The line between cultural appropriation and appreciation is thin, but some things just can’t be argued. Cultural appropriation is a highly contested issue, and yet again we see another example of this with the Inuit people. The Inuit are a people living in the North, whose clothing consists of parkas, which we have known and worn here in the U.S. But, this designer Koko Ton Zai has come under fire for selling a parka that copies almost exactly the parka created by Salome Awa’s family to protect an Inuit shaman. When places side by side, it’s clear that the Zai’s piece is a replica of a stolen idea.

Again, we wear parka type jackets here in the cool weather, but this is taking inspiration from the Inuit people, who wore parkas made of animal pelt. Here, the designer is pawning off a design that is culturally and spiritually significant to the Nunavut family, to be sold as a commodity. Now, photos of Ava’s great grandfather wearing this parka are available, so it’s not this secret design that’s hard to get a hold of. What many designers do is search for “unknown” or “insiginifant” cultures to pawn off, so it’s less likely that they will get caught for stealing work. It didn’t work in this case.

The parka was featured in a runway show, and then sold to an online Canadian retailer, who quickly pulled the almost $1000 dollar sweater off of their site after it was revealed that their design was stolen. This is one reaction, while Koko will continue to do this because it’s now a matter of money and power, and indigenous people often don’t win these battles.

There are, of course, two sides to this as well. Many people argue, as well as KTZ, that they are trying to show the fashion world the beauty and work that goes into indigenous clothing. A quick scan through the comments section reveals many people who feel that the famiily should be “lucky” that their work is being reproduced, and that they should have mass produced it if they’re angry that a profit is being made. This is where things are misguided here again in terms of appreciation versus appropriation. I commend any artists and designers who try to bring light to lesser known indigenous tribes’ work and craftsmanship. But, this is NOT the way to do it. If they were really “appreciating” these people like they claim to, they would have asked permission to reproduce this work. If the family refused, they had no right to go forward and use this to make a profit. If the family did happen to agree for some reason, they should have been granted a portion of the proftits. None of this happened. And in this case as well, it’s not about the Nunavut family making money off of their family members work; Ava and her sister noted several times in the article that the piece was created to protect the wearer, and was a sacred piece that holds meaning to be preserved, not duplicated and sold at an obnoxiously high price.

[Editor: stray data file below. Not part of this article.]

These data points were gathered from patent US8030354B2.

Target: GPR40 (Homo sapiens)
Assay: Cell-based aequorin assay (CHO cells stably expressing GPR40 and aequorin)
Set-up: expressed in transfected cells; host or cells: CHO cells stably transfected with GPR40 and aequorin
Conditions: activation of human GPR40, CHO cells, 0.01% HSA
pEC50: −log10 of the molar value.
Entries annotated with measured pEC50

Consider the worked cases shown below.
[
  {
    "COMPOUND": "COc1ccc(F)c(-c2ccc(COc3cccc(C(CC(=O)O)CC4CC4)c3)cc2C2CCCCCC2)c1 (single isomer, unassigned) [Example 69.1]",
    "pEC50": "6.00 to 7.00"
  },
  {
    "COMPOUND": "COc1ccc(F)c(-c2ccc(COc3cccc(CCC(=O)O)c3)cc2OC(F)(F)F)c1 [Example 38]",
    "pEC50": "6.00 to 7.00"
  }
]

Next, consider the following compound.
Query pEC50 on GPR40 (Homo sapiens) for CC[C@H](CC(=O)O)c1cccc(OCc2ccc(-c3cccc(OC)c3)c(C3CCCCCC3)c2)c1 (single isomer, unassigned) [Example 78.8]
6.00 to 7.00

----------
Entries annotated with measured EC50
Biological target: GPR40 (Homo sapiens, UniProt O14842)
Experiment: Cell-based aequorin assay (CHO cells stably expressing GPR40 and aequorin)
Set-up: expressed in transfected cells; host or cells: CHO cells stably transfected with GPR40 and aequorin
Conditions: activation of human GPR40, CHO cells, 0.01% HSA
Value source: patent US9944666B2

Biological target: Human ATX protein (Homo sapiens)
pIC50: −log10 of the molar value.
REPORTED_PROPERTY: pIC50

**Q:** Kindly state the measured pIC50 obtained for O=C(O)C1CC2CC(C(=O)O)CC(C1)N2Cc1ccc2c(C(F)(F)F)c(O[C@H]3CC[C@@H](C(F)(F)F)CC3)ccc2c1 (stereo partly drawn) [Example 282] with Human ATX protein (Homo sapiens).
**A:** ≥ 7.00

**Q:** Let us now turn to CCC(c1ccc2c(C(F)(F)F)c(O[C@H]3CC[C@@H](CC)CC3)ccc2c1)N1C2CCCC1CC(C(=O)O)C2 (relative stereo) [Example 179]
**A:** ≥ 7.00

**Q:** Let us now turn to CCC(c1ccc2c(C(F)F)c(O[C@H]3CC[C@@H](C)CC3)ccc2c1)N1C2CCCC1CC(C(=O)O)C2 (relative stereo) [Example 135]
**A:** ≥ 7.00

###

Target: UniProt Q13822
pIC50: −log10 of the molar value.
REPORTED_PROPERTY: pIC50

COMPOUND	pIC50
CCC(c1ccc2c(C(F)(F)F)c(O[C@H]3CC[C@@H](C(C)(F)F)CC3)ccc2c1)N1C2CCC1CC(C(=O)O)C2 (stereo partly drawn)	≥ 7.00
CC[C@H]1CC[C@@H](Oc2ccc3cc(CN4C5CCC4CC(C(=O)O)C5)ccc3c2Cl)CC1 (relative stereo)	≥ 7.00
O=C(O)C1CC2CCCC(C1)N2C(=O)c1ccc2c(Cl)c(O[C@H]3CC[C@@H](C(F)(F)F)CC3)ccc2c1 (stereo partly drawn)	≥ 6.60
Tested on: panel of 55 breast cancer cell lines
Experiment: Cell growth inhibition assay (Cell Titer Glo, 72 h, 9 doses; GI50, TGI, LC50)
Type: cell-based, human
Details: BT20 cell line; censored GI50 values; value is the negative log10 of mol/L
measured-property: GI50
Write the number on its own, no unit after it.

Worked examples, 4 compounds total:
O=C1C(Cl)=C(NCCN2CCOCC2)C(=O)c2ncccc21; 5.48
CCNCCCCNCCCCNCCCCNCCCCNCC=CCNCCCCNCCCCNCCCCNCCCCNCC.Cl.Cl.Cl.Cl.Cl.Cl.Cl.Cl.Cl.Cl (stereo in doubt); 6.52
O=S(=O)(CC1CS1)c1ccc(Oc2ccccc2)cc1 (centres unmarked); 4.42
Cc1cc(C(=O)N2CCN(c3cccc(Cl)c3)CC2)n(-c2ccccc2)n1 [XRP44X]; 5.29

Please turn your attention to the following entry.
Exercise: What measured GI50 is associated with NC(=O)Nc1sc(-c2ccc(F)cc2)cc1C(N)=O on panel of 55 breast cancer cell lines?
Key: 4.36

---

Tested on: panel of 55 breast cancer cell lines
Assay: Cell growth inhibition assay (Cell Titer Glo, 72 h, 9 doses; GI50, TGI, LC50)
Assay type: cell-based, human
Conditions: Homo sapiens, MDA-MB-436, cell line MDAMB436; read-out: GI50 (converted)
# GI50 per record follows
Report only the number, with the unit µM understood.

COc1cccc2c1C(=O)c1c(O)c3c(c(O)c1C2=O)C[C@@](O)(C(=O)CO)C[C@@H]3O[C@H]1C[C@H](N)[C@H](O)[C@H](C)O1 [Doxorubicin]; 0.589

People look for inspiration everywhere, so the idea of originality is high contested nowadays. It’s hard to create a “tribal” print that hasn’t been done before, for example. So, when a designer suddenly comes up with an idea for a piece, that happens to replicate another indigenous piece almost exactly, it should be questioned. These fashion designers are in such a place where they can make decisions about what to create and mass produce. They don’t have to worry about the consequences in general because it’s a game of money. This family is a group of small people, in a small community, who is not going to receive any justice in this. They can get angry and voice their frustration and disappointment with KTZ, but he will continue to get praise from many for “bringing attention” to this group of indigenous people and their work, and for that the Nunavut are supposed to be thankful?

This is the same narrative that so many people have battled with. Culture is something to be appreciated ans shared among people, but it is not something to capitalize on and exploit. We can’t have a culture and system in where we want to appreciate indigenous people and their work, while at the same time white washing the work entirely and offering no context for the work itself other than calling it “tribal inspired.” We’ve got a long way to go if this is still considered fair game. If a family and culture considers something to be valuable and important to them, why is it so hard to listen to that and recognize that? What is the issue with just stepping back and looking elsewhere for “inspiration’ when in reality it’s lazy copying of meaningful pieces?

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